“If a state like New York can bend and twist legal concepts like that of securities fraud to carry on an essentially political vendetta against a corporate enemy, how safe are other businesses?” My new Cato post reports on a judge’s scathing rejection of a case that should never have been brought, the New York Attorney General’s attempt to hang fraud charges on Exxon over its statements on climate change.
I’m in the Baltimore Sun discussing a bad Maryland law passed in response to the furor over Russian trolling on social media. I wrote about it earlier when a federal district court struck the law down, and now a Fourth Circuit panel, in an opinion by Judge J. Harvie Wilkinson, has agreed that it is unconstitutional. Excerpt:
Exposing foreign governments’ meddling in U.S. politics is a worthy goal. Infringing on First Amendment freedoms is no way to go about it….
[After the law passed] Google immediately stopped hosting political ads in Maryland, a step particularly unhelpful to newcomer candidates, for whom advertising may be one of the few effective ways to boost name recognition. Other platforms, including some Maryland newspapers, also faced a tough position as the effective date of the law drew near. Rather than publish disclosures that might expose to competitors’ eyes confidential information about their ad rates and viewer reach, they might prefer just to immunize themselves by turning down political and issue ads in the future as a category.
T-Mobile and Sprint, the #3 and #4 wireless carriers, would like to combine so as to more effectively compete with Verizon and AT&T, the two dominant players in the cellular service market. Various states went to court against the merger, arguing (dubiously) that the combination would harm consumers and drive up prices. And now, via Reuters, this:
Also on Monday, Nevada said it would withdraw from the lawsuit in exchange for early deployment of the next generation of wireless in the state, creation of 450 jobs for six years and a $30 million donation to be distributed by Nevada Attorney General Aaron Ford and aimed at helping women and minorities, Ford’s office said.
How blatant can you get? The best touch, of course, is the $30 million fund with which to ingratiate lucky beneficiaries around the state. (“The recipients of these grants for the use of the charitable contribution will be at the discretion of Nevada’s attorney general” — that is, the same AG Ford who filed and settled the state’s case, and from whose press release is excerpted that sentence.) It looks a lot like the familiar cozytown set-up in many cities in which permission to build a large development or win a public contract just might call for a hefty donation to a local nonprofit with ties to the mayor and council.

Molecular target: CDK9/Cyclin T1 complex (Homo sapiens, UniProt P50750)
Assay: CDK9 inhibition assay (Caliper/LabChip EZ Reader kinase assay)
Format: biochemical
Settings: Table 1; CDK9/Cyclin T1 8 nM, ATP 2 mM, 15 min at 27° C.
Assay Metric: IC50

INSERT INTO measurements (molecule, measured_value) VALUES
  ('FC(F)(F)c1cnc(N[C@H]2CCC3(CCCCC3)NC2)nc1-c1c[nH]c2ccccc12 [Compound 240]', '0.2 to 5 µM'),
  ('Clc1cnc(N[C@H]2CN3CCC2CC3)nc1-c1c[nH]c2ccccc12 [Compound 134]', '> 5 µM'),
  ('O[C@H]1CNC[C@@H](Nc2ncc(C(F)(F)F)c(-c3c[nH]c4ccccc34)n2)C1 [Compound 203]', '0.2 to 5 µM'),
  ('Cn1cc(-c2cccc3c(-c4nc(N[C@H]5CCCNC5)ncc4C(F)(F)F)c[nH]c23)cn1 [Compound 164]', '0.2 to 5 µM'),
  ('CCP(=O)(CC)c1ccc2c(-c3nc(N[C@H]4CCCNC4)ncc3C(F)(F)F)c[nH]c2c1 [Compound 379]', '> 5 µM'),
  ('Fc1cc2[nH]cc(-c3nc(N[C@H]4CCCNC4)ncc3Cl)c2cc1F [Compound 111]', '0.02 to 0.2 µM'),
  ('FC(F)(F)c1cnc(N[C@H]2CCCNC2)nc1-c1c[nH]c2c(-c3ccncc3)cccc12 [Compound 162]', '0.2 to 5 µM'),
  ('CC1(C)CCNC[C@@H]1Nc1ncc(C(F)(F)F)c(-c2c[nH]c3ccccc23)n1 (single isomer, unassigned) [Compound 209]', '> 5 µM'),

Notwithstanding the best efforts from some quarters to develop per se rules in hopes of generating clear and predictable legal outcomes, antitrust law remains a world of subjective interpretation in which government office-holders are left with great discretion regarding how and against whom to wield enforcement power. Whether you want to call it logrolling or use a less flattering term like “extortion,” the temptation is to trade off antitrust leniency for some of the other sorts of favors business might be able to render government actors.
All of which brings us to presidential candidate Elizabeth Warren’s and other candidates’ new proposals for antitrust, which a CNBC headline accurately reports (as to Warren’s) “would dramatically enhance government control over the biggest U.S. companies.” In particular, the proposals would invite the government far more deeply into oversight of business practices, including refusal to share “essential” facilities with competitors, pricing goods below the cost of production, and much more, as well as mergers and acquisitions.
It’s hard to know whether Sen. Warren sees all this new arbitrary discretion as a bug, or a feature, in her enormous plan. Either way, an accumulation of power that tempting will sooner or later attract appointees seeking either a political whip hand over the U.S. corporate sector, a source of payouts like that in Nevada, or both. [cross-posted from Cato at Liberty]
This is just absurd: to comply with federal regulations barring owners of daily newspapers from also owning local broadcast stations, the owner of the venerable Dayton Daily News in Ohio may knock it down to three-times-a-week publication so that it won’t count as a daily anymore. Keith J. Kelly of the New York Post spotted the story, Cox Media Group outlined the plan in a press release a few weeks ago, and Joshua Benton at Nieman Lab has more:
To increase the quality of local journalism in Ohio, the Federal Communications Commission is requiring three newspapers to stop printing daily….
Did you get that? To strengthen the local news ecosystem in Dayton, the government is making its biggest newspaper publish less.
The rules date back to 1975 when the Federal Communications Commission (FCC) adopted regulations barring cross-ownership of local broadcast and newspaper properties while grandfathering in existing arrangements. It was never a good rule, but progressive social critics then as now traced countless social ills to media concentration and for-profit ownership of the press (what’s new these days is that populist conservatives crusade against the corporate media too).